Who do you trust?
While cloud may appear to be a ‘no-brainer’ for the enterprise of the future, there are still challenges to be faced. Number one on most lists is security. The security debate, particularly in the financial sector, where data transfer and compliance are critical, is similar to the dilemma consumers faced over online credit card transactions in the noughties. In reality, the IT industry seems to have moved on and, in their efforts not to miss the enterprise cloud bandwagon, vendors have been working hard to develop practical approaches to governance and risk management.

The greater challenge is integrating the cloud into existing systems. There are two aspects to this: culture of vendors and culture of the customers. Traditional IT providers, such as IBM, HP and even Microsoft, have established their credentials and sales models by developing boxes of hardware and software. Microsoft, for example, has countless thousands of major resellers and minor suppliers across Europe, all falling over themselves to sell enterprise products. As a result, client companies are used to the traditional B2B sales and negotiation model.

Cloud has changed all that. The likes of Google and Amazon exist only because of the internet. They are 100 percent focused on the internet and are selling time, space, productivity and efficiency rather than boxes. It’s highly dynamic, largely US-centric and subject to frequent software and licensing changes, which can lead to a “good one day, bad the next” environment for corporate clients. Google generally engage with a business if it signs-up many thousands of users, otherwise they will expect companies to approach them with a reasonable level of cloud understanding, and a set-up ready to take on significant change.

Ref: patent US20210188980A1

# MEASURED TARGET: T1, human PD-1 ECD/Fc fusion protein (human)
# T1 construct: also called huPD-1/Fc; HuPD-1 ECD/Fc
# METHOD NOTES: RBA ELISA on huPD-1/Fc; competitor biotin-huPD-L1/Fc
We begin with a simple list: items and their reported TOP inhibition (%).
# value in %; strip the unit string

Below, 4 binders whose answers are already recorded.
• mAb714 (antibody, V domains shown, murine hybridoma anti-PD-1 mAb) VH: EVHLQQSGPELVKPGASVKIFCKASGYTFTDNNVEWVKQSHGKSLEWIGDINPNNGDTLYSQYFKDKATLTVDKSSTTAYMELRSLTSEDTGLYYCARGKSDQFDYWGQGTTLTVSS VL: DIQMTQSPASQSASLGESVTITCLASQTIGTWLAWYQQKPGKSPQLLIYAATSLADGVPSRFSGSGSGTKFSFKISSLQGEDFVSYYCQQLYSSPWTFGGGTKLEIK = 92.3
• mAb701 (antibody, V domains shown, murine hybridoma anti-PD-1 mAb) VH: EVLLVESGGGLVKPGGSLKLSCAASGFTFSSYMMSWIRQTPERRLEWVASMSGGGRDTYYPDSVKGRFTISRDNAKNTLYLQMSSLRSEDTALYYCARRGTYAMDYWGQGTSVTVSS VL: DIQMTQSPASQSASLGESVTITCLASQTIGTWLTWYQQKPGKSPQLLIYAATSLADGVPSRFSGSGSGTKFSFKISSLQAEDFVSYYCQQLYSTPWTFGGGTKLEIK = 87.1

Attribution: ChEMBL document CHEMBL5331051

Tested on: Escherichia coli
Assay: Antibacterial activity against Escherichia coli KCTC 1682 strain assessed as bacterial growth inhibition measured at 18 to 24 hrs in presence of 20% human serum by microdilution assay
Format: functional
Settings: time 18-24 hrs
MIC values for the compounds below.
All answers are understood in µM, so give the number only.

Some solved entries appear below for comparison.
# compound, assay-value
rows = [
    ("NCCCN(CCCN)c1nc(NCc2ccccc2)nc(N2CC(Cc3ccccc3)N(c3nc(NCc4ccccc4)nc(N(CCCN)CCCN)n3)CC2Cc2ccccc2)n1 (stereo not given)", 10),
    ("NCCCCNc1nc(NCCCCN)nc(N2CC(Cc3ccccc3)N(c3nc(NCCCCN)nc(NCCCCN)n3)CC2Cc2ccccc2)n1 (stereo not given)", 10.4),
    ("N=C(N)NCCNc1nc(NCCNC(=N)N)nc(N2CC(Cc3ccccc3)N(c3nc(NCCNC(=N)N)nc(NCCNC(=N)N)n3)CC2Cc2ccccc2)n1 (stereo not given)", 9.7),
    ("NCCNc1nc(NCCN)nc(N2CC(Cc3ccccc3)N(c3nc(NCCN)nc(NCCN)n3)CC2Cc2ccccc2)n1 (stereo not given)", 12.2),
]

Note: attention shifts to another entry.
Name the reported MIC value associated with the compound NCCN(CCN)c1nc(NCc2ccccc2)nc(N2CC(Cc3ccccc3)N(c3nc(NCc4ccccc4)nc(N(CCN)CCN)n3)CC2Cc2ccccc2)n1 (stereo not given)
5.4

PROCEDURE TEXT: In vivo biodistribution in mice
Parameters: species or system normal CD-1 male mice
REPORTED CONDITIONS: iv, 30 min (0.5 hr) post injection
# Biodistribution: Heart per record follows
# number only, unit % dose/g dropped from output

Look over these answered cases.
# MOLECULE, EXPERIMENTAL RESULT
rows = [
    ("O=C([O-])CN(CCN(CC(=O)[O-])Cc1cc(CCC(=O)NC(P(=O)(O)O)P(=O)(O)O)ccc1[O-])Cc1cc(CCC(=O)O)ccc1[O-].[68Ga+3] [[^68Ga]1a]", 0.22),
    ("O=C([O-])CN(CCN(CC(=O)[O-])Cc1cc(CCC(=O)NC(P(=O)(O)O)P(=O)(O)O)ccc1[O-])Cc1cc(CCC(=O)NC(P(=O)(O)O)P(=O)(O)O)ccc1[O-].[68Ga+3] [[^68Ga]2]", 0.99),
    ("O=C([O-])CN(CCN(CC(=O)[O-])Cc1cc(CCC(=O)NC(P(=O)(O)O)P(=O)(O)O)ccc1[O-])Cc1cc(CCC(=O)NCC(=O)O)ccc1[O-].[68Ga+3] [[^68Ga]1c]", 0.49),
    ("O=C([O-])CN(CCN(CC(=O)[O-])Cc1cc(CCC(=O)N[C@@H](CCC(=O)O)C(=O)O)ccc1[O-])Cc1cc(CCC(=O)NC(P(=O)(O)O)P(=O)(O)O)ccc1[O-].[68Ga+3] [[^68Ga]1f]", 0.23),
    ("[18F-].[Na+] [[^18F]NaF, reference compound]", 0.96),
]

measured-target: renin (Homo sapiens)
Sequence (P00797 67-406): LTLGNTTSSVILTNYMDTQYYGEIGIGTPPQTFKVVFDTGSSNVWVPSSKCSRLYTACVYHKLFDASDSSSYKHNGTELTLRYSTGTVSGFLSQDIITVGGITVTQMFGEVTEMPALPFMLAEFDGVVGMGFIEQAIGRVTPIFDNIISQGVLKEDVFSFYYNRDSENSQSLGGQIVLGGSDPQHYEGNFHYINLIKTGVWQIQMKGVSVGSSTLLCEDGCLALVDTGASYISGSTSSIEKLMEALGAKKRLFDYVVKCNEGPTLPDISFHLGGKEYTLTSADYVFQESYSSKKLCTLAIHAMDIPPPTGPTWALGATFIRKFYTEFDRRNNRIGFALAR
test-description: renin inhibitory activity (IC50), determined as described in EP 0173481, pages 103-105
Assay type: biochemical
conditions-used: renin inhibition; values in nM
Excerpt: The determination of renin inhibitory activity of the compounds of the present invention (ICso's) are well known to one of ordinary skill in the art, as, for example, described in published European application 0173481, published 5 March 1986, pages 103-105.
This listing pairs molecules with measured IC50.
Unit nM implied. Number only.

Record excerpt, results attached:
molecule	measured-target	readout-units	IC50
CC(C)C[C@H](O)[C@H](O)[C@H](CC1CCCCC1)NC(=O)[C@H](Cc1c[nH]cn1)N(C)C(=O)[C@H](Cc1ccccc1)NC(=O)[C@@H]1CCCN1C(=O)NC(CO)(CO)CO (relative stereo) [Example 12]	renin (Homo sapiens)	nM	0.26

That being said, enterprise customers – and particularly their CEOs – also have to face facts. The idea that most IT functions would positively recommend an infrastructure that could reduce their department size by as much as two thirds would be like turkeys voting for Christmas. Trusted legacy IT providers, too, certainly don’t want to see their margins slashed and remain only too happy to lock companies into contracts that can become prohibitively expensive to extricate themselves from.

A corporate game changer?
Clearly, the increasing number of large-scale European cloud deals is good news for cloud supporters, but there is a way to go in overcoming the culture shock that cloud entails for both vendors and purchasers.

While Google and its peers are targeting the young digital natives who will become the CEOs of the future, they also need to demonstrate empathy with existing corporate culture and view it as a slower, more cautious animal than the consumer-driven internet world. Equally, corporates need to think outside the traditional and recognise the implications and benefits of culture change that extends beyond the technology.

And, if not public cloud, what are the alternatives?  Do nothing – in which case the ability to provide an agile organisation with differentiated customer service will leave non-cloud-based competitors behind; buy into private cloud, providing greater security but significantly higher costs; or wait until smaller, niche public cloud offerings appear, but recognise that the economies of scale offered by the cloud giants are unlikely to be replicated? Whatever the choice, it may be the CEOs, rather than CIOs, who have the biggest influence on a cloudy horizon.